The current series found a significant association of GERD with asthma and allergic rhinitis and a greater duration of disease in patients with CRS in a large retrospective series. A significant association of GERD with asthma and a longer duration of disease, as well as a close to significant association with allergic rhinitis, were found in our prospective study. One potential explanation is that the inflammatory response, in association with GERD, could be further aggravated in the setting of preexisting eosinophilic inflammation because of atopic airway disease and play a role in the pathogenesis of CRS. GERD is a treatable condition, and proactive identification and treatment, especially in atopic patients, could have a significant role in preventing more advanced inflammatory diseases of the airways. However, this important area merits further research to investigate the mechanisms underlying the association of GERD and atopy in patients with CRS.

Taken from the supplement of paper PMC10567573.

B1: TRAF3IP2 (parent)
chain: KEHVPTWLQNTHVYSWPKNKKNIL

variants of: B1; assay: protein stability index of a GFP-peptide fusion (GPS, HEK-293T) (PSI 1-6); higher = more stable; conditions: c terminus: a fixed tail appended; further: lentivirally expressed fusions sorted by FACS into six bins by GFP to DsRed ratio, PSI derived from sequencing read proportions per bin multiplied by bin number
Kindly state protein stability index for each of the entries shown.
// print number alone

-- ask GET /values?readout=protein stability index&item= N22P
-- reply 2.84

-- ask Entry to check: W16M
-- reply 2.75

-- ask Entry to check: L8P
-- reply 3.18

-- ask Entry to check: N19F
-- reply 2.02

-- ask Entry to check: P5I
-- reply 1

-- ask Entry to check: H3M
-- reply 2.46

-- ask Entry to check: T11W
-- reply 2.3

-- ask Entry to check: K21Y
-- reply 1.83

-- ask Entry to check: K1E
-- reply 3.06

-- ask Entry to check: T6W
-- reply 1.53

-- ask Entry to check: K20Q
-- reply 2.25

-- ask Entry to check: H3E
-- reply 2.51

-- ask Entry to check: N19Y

Supplementary Material

Acknowledgments

Funding Sources: This study was entirely conducted by internal departmental funding by Rush University. Dr Mahdavinia is supported by a Cohn Scholarship from the Rush University mentoring office. Dr Bishehsari was supported by Rush Translational Sciences Consortium/Swim Across America and Rush University, Department of Medicine, Academic Mentoring Program Research Track Award. Dr Schleimer is supported in part by the Ernest S. Bazley Foundation, grant U19 AI106683 from the National Institute of Allergy and Infectious Diseases, and grant R37 HL068546 from the National Heart, Lung, and Blood Institute.

Footnotes

Disclosures: Authors have nothing to disclose.

Supplementary Data

Supplementary data related to this article can be found at http://dx.doi.org/10.1016/j.anai.2016.05.018.